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Food inflation has ‘gotten out of control’




Wolfgang Puck says the luxury restaurant industry is feeling the pinch of inflation.

In a recent interview with Yahoo Finance, the world-renowned chef and restaurateur explained it bluntly, saying, “Some of this thing got out of hand.”

“The average cost of food in our restaurants has increased by 15%, which is a lot,” adding that some other costs, such as equipment to prepare food, are also on the rise.

“I bought cutting boards the other day, for example, for a restaurant I bought 12 cutting boards, I spent $1,500, then a week later it went up to $2,000. $,” Puck explained.

In general, Americans feel the pinch. The overall cost of food costs rose 11.2% from a year ago, according to the September consumer price index (CPI) from the Bureau of Labor Statistics (BLS), while the category of home food, groceries, increased by 13.0% per year. over one year, and out-of-home food increased by 8.5%.

(Courtesy of Wolfgang Puck Corporate Melrose)

(Courtesy of Wolfgang Puck Corporate Melrose)

For restaurateurs, however, the cost of food is just the tip of the iceberg. Wolfgang Puck says the cost of maintaining the dozens of restaurants, bars and lounges under the Wolfgang Puck Fine Dining Group umbrella is costing more now.

“Forget if there’s something to fix in a restaurant, just to have someone come and fix your stove or fridge, it costs a fortune, so it all came up,” Puck said.

Next, add the cost of staff salaries to the restaurants bottom line, with employees having the upper hand.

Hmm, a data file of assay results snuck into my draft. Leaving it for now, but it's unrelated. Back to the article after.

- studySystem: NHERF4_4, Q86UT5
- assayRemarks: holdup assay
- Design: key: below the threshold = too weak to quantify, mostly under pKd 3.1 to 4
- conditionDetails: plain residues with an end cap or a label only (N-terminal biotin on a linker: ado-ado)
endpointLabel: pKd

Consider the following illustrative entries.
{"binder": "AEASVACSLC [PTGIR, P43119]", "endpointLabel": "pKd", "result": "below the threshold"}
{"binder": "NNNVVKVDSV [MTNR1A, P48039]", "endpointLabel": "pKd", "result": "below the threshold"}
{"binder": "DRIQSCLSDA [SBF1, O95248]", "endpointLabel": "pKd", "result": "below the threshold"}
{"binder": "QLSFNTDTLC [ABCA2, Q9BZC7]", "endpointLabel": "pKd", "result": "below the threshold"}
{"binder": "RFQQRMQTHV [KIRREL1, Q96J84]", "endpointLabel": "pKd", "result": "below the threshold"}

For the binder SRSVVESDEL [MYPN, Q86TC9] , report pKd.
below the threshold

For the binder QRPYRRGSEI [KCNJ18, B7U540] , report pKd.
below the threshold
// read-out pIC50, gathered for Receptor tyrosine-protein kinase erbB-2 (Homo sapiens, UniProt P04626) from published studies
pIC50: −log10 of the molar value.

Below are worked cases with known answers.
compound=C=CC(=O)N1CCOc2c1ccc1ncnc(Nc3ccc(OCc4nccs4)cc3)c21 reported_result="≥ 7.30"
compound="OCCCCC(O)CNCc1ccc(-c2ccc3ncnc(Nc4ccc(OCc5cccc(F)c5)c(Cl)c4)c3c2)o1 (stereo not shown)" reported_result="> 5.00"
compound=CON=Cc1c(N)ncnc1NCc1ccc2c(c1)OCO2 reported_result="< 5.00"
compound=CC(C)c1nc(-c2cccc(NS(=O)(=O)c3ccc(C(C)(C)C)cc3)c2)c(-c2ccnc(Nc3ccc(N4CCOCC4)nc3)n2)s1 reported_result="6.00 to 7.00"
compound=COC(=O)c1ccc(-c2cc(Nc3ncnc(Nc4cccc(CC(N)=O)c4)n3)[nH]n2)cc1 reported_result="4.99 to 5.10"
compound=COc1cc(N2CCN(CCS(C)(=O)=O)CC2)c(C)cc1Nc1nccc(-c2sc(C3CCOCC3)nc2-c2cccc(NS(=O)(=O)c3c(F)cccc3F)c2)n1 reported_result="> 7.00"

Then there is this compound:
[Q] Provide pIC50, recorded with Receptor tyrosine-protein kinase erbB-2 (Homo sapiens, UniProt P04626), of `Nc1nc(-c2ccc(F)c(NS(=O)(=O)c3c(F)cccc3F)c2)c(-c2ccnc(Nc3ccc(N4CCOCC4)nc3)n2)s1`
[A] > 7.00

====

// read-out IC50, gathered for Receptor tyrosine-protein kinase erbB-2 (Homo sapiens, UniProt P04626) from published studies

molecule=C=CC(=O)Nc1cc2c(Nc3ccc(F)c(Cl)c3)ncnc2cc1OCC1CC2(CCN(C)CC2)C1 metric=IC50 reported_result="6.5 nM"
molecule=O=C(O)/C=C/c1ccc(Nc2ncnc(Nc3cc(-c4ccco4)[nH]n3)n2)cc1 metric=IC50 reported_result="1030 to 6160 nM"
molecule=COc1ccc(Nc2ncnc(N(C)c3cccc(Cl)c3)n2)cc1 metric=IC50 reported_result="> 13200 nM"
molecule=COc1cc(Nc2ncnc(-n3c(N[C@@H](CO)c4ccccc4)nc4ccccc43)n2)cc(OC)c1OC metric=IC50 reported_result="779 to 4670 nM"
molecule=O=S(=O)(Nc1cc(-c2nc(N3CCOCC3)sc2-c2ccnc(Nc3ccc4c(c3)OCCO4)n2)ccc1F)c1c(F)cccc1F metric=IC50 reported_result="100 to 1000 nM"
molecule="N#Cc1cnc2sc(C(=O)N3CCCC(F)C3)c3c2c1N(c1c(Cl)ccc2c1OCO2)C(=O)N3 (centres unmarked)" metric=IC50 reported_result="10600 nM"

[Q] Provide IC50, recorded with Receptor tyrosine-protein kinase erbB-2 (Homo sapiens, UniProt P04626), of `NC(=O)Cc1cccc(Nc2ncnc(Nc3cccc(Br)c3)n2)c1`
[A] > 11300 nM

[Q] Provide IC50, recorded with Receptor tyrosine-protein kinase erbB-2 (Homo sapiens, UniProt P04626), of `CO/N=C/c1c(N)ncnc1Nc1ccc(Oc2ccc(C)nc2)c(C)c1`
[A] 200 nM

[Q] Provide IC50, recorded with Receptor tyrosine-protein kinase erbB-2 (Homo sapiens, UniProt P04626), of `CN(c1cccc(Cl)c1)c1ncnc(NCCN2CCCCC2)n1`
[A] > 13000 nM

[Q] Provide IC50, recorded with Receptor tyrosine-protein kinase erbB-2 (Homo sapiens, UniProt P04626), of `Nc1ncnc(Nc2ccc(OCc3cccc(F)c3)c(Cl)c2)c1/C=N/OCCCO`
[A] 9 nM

“It’s really a buyer’s market in a way,” Puck explained. “The employee said, I want so much money, and I’m going to work so many hours and so many days, so it became more difficult for us”, confident in the talent of his restaurants, adds – he, “but we have to navigate all of these issues and overcome them.”

In September, total employment in the leisure and hospitality sector was still below pre-pandemic levels of 1.1 million, or 6.7%, but employment in services restaurants and bars increased by 60,000 last month.

With restaurants all over the world, including New York, London, Singapore, Budapest, among others, he says the problem is not centralized in one city or country.

“It’s really tough, but it’s a worldwide phenomenon,” Puck said. “We have Spago in Budapest, for example… It’s as difficult in Budapest as it is in New York or LA to recruit people, and I think, thank God, we have a good reputation and we pay well, so we continue can attract people, but it has become more expensive.”

At a restaurant, Puck says a sommelier who had previously been on a salary of $100,000 plus commission confronted him with a competing offer of $130,000 a year, asking if it could be matched.

Wolfgang Puck replied, “you know what? I’ll match it because I like you and you’re good with customers.” Weighing the options he had at the time, Puck added “but also, for me to train someone new would cost me over $30,000.”

Despite inflation rising by 8.2% last month, the chef believes that “the luxury segment is still there”.

“People still have money to spend,” he said. “Maybe they go out less maybe, but not that much really. I know in Las Vegas, we have restaurants in Las Vegas, it’s booming, it’s better than ever and I’m sure the hotels, the game are doing better than ever, because we get the customers if they lose enough money,” he added jokingly, “they have to eat and drink.”

Brooke DiPalma is a reporter for Yahoo Finance. Follow her on Twitter at @BrookeDiPalma or email him at

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